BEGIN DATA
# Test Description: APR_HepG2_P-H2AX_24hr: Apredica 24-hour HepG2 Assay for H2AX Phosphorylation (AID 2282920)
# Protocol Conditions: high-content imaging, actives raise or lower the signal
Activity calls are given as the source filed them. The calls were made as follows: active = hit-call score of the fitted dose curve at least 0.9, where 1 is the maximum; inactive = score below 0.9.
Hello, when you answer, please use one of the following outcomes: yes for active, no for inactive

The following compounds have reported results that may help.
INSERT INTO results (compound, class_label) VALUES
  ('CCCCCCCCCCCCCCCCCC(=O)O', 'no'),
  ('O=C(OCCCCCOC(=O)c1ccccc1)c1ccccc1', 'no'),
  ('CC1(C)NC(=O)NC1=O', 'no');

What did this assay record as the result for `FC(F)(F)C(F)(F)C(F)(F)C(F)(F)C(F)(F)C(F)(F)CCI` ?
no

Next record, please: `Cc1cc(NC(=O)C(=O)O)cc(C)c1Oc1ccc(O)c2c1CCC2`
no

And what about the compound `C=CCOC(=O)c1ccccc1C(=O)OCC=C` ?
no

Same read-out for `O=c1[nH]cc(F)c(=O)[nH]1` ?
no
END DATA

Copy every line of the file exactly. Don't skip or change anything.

# Test Description: APR_HepG2_P-H2AX_24hr: Apredica 24-hour HepG2 Assay for H2AX Phosphorylation (AID 2282920)
# Protocol Conditions: high-content imaging, actives raise or lower the signal
Activity calls are given as the source filed them. The calls were made as follows: active = hit-call score of the fitted dose curve at least 0.9, where 1 is the maximum; inactive = score below 0.9.
Hello, when you answer, please use one of the following outcomes: yes for active, no for inactive

The following compounds have reported results that may help.
INSERT INTO results (compound, class_label) VALUES
  ('CCCCCCCCCCCCCCCCCC(=O)O', 'no'),
  ('O=C(OCCCCCOC(=O)c1ccccc1)c1ccccc1', 'no'),
  ('CC1(C)NC(=O)NC1=O', 'no');

What did this assay record as the result for `FC(F)(F)C(F)(F)C(F)(F)C(F)(F)C(F)(F)C(F)(F)CCI` ?
no

Next record, please: `Cc1cc(NC(=O)C(=O)O)cc(C)c1Oc1ccc(O)c2c1CCC2`
no

And what about the compound `C=CCOC(=O)c1ccccc1C(=O)OCC=C` ?
no

Same read-out for `O=c1[nH]cc(F)c(=O)[nH]1` ?
no